Monday, February 25, 2013

Alleppey + Backwaters, Kerala, India

The riot police bus we took due to a general strike in Kerala.
In the backwaters, the canals are used like roads. Complete with street signs.
A hibiscus flower dangles near rice paddies.
Sun setting in the backwaters.

Walking in rice paddy fields.
The church on the rice paddies.
Sunken canoe.
Bree and a houseboat.
A man emerging from the canal.
Palm trees. water and rice paddies.
Houseboats in Alleppey.
Bree took a cooking class to learn some real Keralan recipes.
The Indian Coffee House, a cheap but tasty chain of restaurants in south India. The waiter's uniforms are awesome.
White birds cling to the palm fronds.

The train to Alleppey was only a couple of hours, and we enjoyed riding in unreserved second class on a nearly empty train. The general strike was still in effect in Kerala. At the train station there were a few young guys offering to take tourists into town on the back of their motorcycles. We opted instead for the crowd control bus that was dropping people at various places around town for free. We wondered briefly about whether they were shuttling us in a riot police bus because it was their only free vehicle, or for our protection. We had picked our guest house for the night based primarily on its promise of free wifi, but realized how nice it can be to have AC and clean sheets every once in a while. The wifi turned out to be slow, and over burdened by all the travelers stuck at home for the night (many of whom had their travel plans cancelled by the strike). Since there were no restaurants open, the guest house was kind enough to make a big dinner for everyone.

The next morning, we ran a few errands in town. With the strike over, all the shops were open and the charming chaos of India had returned. We should have enjoyed the calm that the strike brought while it lasted.

We took the ferry to our home-stay on the backwaters. We had looked at doing an overnight cruise on one of the "converted rice barges" (which are floating 4 star hotel rooms nowadays) but realized that for the same amount of money we could spend 3 nights in a home-stay, and rent canoes to explore by ourselves. Greenpalm Homes is a series of big family homes, on a canal and backing the rice paddies. Our room was in one of the daughter's home, with a few older people on a month long tour, a German couple, and a Spanish couple. In the brother's house was a family with young kids from Vancouver, A Japanese couple with their 3 kids under 6 and a few members of the tour. We all ate together, fed by the family matriarch. We joined the other young couples on a small motor boat tour, took a canoe through the small canals with the Germans and explored the island on foot. The Germans and I did a cooking glass with the family Amma (mom) and learned to make all the dry vegetable curries, liquid coconut curries and coconut chutneys that I love. We even went back after lunch for a bonus chapati lesson, unfortunately we didn't get to make parathas, and the instructions still leave me a little confounded. We surprisingly realized that we thrive under a strict schedule, breakfast at 8, then a boat ride/walk, lunch at 1, read/write/nap, tea at 4, another walk/bike ride, dinner at 8, socialize, bed by 10. We were actually more productive than if we had an unrestricted schedule. Most people probably figured all that out years ago, but I guess I was a hold out for freedom.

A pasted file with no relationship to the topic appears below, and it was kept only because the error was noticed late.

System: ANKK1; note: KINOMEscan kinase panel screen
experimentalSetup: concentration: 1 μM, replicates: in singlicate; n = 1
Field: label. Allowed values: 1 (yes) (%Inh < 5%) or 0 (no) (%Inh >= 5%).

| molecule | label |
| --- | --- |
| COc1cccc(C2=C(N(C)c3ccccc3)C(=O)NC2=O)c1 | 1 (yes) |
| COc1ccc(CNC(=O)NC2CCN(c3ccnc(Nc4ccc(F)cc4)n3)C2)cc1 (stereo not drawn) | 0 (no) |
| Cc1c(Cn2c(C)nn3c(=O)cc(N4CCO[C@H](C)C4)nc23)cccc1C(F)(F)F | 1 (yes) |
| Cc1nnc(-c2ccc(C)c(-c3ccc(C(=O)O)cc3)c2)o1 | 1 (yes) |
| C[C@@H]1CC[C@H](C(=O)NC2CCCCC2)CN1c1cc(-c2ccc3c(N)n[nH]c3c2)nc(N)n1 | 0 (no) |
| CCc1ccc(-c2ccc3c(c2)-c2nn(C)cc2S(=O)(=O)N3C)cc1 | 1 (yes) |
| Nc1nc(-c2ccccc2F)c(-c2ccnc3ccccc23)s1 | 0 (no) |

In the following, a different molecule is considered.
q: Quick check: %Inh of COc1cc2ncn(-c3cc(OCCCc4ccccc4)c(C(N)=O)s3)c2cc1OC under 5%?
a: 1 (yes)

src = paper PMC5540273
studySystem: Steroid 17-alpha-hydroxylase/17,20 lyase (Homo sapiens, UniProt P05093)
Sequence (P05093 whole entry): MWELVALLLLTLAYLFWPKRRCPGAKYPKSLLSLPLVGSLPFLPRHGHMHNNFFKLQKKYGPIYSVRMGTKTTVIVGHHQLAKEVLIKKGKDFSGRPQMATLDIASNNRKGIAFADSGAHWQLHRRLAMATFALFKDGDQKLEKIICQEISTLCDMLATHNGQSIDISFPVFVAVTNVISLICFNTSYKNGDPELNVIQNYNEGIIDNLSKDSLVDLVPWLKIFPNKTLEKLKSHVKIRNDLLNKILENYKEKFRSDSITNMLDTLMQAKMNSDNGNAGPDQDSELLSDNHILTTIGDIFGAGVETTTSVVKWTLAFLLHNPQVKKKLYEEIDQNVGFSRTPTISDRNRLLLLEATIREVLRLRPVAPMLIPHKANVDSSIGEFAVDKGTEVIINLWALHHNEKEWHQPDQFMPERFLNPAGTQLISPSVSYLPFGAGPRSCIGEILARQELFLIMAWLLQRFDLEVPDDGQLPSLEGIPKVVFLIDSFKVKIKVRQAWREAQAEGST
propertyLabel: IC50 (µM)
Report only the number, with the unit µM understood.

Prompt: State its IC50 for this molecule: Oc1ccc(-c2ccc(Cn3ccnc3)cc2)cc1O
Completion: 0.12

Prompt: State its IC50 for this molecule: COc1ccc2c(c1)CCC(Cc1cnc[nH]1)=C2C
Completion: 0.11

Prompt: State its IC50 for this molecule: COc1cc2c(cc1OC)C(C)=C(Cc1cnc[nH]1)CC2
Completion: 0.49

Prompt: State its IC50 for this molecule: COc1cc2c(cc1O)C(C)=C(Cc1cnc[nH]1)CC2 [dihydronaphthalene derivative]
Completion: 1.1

We were pleasantly surprised by how clean the canals and pathways around island were. There was the odd candy wrapper here and there, but not the piles of garbage that usually fill most rivers or streams in India. The people really do live with the water, washing clothes, dishes and themselves in the canals, and it obviously affects their relationship with it. It was really nice to be able to wander through the backwater villages and chat with people, rather than just gliding by them on a boat (even if many of the conversations with kids consist of: “give me one pen, no pen? Ok, give me one coin, give me your water, Ok, give me one watch". Again, I rue gift giving travelers!)

- Bree